• When was the text written? This is not just the date! It is the positioning of the article in the historical context of the field. What other articles were published in the journal at the time? What conversations were ongoing in the field? From your prior knowledge of the field of study, and from brief searches of the field’s contemporary literature, what conversations had not yet begun? This information tells you two things: (1) What the writer could and could not have known at that point in time, and (2) where on a historical “timeline” the text fits—whether it was written before, during, or after a particular conversation the field or a society was having, for example. 

This section should be about 1 page, also—and the last bullet point above should take up most of that.

By asking these questions you are building your sense of the text’s history—how it fit in a particular rhetorical ecology, that web of rhetors, circumstances, events, and material objects that would have originally given rise to the text to begin with. Effective rhetorical reading is impossible without such historicizing.

Write Your Interpretation of the Text’s Context, Exigence, Motivations, and Aims. Now you are ready to write your answers to the central questions: What does this text do (or did it do when it was written) and why did the author want it to do that? How did they accomplish (or fail) in meeting these goals? In your rhetorical analysis you will provide your interpretation of the text’s history and contents in order to make some claims about its exigence (the niche of the article, the need for the article, the place the article fits into the larger discourse) and the writer’s motivations and aims, given the context in which the text was written. Cite specific evidence in this section, and use signal words and phrases to incorporate the cited evidence into the fluid pathway of building your claims.

This section should be about 2-3 pages. It should be the bulk of your paper, as it is the central goal of this analysis.

There is no set format for your rhetorical analysis, but you want to be sure you do the following (Use this as a check-list!):

  • Discuss the text’s context: where and when it appeared, what the historical moment was, and pertinent information about the writer and publisher.
  • Discuss the conversation in which the article participates: Think about territory and niche—These things will be established by the author at the beginning of the text.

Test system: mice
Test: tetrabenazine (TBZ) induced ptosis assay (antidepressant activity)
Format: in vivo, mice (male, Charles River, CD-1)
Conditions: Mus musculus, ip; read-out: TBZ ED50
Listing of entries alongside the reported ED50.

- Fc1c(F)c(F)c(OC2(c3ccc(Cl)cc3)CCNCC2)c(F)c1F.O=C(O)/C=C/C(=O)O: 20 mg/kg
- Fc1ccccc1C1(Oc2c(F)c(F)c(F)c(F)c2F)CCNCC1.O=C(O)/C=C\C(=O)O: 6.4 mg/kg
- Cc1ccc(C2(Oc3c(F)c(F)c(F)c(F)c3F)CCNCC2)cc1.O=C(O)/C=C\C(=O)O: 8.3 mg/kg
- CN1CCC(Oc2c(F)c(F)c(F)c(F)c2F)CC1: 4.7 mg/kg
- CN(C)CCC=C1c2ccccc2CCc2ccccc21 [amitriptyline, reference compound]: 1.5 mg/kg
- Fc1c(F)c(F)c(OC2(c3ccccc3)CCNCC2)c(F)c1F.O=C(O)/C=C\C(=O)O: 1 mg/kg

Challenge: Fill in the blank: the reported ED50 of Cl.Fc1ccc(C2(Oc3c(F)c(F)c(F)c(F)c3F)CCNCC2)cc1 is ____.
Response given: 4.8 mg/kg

• Territory: The context for the research—the background, the topic generalizations (i.e. “The properties of X are still not completely understood.”), and the previous theories and articles that the author engages with.
    • Niche: The gap in the conversation that needs to be filled by the author’s research.
  • Summarize what the article says: Incorporate the summary that you created after reading the article.
  • Describe the writer’s main argument: their central claim, the support for that claim, and any major warrants (assumptions) that readers must agree with in order to build adherence with the argument.
  • Draw conclusions about the exigence, motivations, and aims of the text: What was the writer trying to accomplish in this text, and why were they trying to accomplish that?
  • Offer evidence for your interpretations: When you make a claim about the text or its context, what evidence do you have to support that claim? It could be quotations from the text or information from external sources that you’ve found in your research to historicize the text.
  • Cite your source(s) in-text and in a Works Cited page in MLA style. This is self-explanatory and required—check out Purdue OWL if you have any questions. No, the Works Cited page does not count in the page-count.

An analysis that accomplishes each of these functions should be both an interesting rhetorical reading of your article and highly informative for the reader of your analysis. Most importantly, it will be an excellent example of rhetorical reading.

Your analysis should demonstrate that you understood the text you read, that you were able to find and interpret evidence about its history and context, and that you can clearly explain these things to readers and provide evidence to support your claims.